This book reveals the most complete picture ever of the KGB and its operations in the United States and Europe. It is based on an extremely top secret archive, which details the full extent of its worldwide network.
Christopher Andrew is professor of modern and contemporary history and chair of the history department at Cambridge University, a former visiting professor of national security at Harvard, a frequent guest lecturer at other United States universities, and a regular host of BBC radio and TV programs. His books - which include Her Majesty’s Secret Service; KGB: The Inside Story (with Oleg Gordievsky); and For the President’s Eyes Only - have established him as one of the world’s leading authorities on intelligence history.
©1985 Christopher Andrew and Vasilli Mitrokhin (P)1999 Blackstone Audio, Inc.
“A sweeping, densely documented history…Thanks to Comrade Mitrokhin, the KGB and most who spied for it have been stripped naked.” (New York Times Book Review)
“The Sword and the Shield will stand as an indispensable reference work on Soviet espionage for years to come.” (Washington Post)
“Whitfield’s [narration]…is certainly appropriate for this presentation.” (Kliatt)
So many books, so little time...
Dreams come true.
Never thought this book would make it to Audible, The subtitle -The Mitrokhin Archive And The Secret History Of The KGB really describes the book that took Mitrokhin 18 yesrs to compile in the about the KGB and clearly it was his obsession. Many consider the Mitrokhin Archive to be the Bible of the Cold War from the KGB side and clearly it has tremendous historical importance as one of the main books of this age.
It should not be only book or even the first book you read, but it will be the one you keep and refer back to again and again. This book will give you a very detailed glance into the inner workings of the KGB -Komitet gosudarstvennoy bezopasnosti 0 Committee for State Security. The importance of this book from a historical perspective cannot be lost of the current generations in Russia as the current president Vladimir Putin was a KGB agent in East Germany in the 1980s.
Robert Whitfield (Simon Vance) does an absolutely fantastic job narrating this book and the author Christopher Andrew has done an equally fantastic job writing the book. It is easily one of the best written books that I have ever read. It was a joy and pleasure to read. Whitfield's can actually pronounce the English as well as the Russian names correctly, which is a pleasure to listen to in this book.
Although this book was published in 2000 it is still a great historical account of the KGB. If you are interested in the fictional accounts of John LeCarre, Len Deighton, and other writers of spies during the Cold War you will love this book. If you like Spycraft by Wallace, Melton and Schlesinger you will love this book.
I loved this book and you will love it too.
The book is very long. I love that it is in audio format on audible.com, but I would also get a copy for your reference shelf. It is a wonderful book.
Tremendously detailed history of KGB operations. This book has a broad scope -- beginning with the birth of the Cheka in the aftermath of the 1917 revolution and continuing through to the 1980's. However, the main focus is on KGB operations during the Cold War. If you're looking for a lot of details, you'll love it. If not, you may find it a bit tedious. Very good narration.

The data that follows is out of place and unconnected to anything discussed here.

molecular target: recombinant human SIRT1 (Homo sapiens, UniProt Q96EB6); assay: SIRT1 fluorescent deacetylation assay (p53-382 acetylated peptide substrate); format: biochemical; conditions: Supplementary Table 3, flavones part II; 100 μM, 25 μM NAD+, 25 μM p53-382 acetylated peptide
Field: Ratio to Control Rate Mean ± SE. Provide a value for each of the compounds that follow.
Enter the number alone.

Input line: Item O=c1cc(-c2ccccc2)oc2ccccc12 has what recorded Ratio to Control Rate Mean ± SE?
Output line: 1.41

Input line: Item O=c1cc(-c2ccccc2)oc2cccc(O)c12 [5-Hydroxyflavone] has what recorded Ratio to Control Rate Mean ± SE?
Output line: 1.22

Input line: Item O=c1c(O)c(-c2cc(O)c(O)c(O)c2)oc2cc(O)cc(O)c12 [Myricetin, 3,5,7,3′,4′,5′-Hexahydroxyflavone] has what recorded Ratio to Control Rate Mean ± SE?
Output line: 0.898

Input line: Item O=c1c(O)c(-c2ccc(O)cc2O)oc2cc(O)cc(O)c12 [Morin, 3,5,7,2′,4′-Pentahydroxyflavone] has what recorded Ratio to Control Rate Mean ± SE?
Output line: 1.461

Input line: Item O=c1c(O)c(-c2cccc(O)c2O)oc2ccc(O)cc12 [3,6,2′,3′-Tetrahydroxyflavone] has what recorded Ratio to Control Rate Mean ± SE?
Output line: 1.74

IF you enjoy the minutia of cold war espionage activity,this is the book for you. There are many books from the perspective of the CIA and MI-5-6, this is from the perspective of the KGB. What was most interesting to me was the ideological blinders of Stalin and Andropov, and the subsequent sycophant behavior of their underlings, which caused them to make many blunders and and rendered KGB efforts meaningless. It was interesting to see that both sides were foiled by ideological blindness.
Such an interesting story with a large amount of detail that many would not have known about without Mitokhin.
Well read, easy to listen to while commuting.
No, 31 hours is a little much for one sitting.
A small amount of details reviewed from earlier in the book toward the end. I thought it helped flush out the book but some might not like it.
Certainly among my top ten in regards to espionage.
No. First time and in regards to his performance I would rate him a nine. It took me few hours to warm up to his reading but then I became simply put "feeling as if I were a part of the Novel" Well done! Will certainly listen if the subject interests me and he is the reader.
Yes it was. In my case I found myself having to stop the recording in order to do my daily chores.
excellent book with many details about the idiotic sado-masochistic activities of the KGB in the 1940s, 1950s, 1960s, and 1970s in Russia, Italy, France, USA, and elsewhere; well narrated
John Christmas, author of "Democracy Society
This is an impossible listen. It's a good book, the narrator does his best, but really... With an avalanche of strange names, codenames, dates and whatnot I couldn't possibly follow the story without the need to go back and forth between pages to check if agent Otto is the same man as Viktor So-and-so etc. Spying is a murky business and getting to understand double and triple cross isn't possible with an audiobook.
Although all the Russian, German and other Eastern Block operative names are you difficult to keep up with, nevertheless this comprehensive yet incomplete KGB history is chilling.
A book that gives a lot of insight on soviet foreign policy that has a lot of similarities with the Russia that America and the World faces today
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